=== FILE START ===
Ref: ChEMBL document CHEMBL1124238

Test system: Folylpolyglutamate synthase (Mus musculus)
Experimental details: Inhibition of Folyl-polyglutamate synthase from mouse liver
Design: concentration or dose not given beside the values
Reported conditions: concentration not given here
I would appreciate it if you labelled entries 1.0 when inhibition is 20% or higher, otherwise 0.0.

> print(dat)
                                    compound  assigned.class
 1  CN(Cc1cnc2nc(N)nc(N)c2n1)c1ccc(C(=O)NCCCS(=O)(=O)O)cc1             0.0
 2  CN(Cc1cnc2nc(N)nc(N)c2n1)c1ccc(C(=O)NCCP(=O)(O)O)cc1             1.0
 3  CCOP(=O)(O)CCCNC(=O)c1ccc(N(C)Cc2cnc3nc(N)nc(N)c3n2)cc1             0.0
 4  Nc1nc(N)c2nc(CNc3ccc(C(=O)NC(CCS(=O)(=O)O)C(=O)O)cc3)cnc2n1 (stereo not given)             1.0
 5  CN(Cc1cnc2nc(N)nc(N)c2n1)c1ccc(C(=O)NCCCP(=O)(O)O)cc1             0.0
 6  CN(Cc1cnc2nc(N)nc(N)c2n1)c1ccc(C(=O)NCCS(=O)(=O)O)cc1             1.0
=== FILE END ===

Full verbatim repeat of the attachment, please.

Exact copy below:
Ref: ChEMBL document CHEMBL1124238

Test system: Folylpolyglutamate synthase (Mus musculus)
Experimental details: Inhibition of Folyl-polyglutamate synthase from mouse liver
Design: concentration or dose not given beside the values
Reported conditions: concentration not given here
I would appreciate it if you labelled entries 1.0 when inhibition is 20% or higher, otherwise 0.0.

> print(dat)
                                    compound  assigned.class
 1  CN(Cc1cnc2nc(N)nc(N)c2n1)c1ccc(C(=O)NCCCS(=O)(=O)O)cc1             0.0
 2  CN(Cc1cnc2nc(N)nc(N)c2n1)c1ccc(C(=O)NCCP(=O)(O)O)cc1             1.0
 3  CCOP(=O)(O)CCCNC(=O)c1ccc(N(C)Cc2cnc3nc(N)nc(N)c3n2)cc1             0.0
 4  Nc1nc(N)c2nc(CNc3ccc(C(=O)NC(CCS(=O)(=O)O)C(=O)O)cc3)cnc2n1 (stereo not given)             1.0
 5  CN(Cc1cnc2nc(N)nc(N)c2n1)c1ccc(C(=O)NCCCP(=O)(O)O)cc1             0.0
 6  CN(Cc1cnc2nc(N)nc(N)c2n1)c1ccc(C(=O)NCCS(=O)(=O)O)cc1             1.0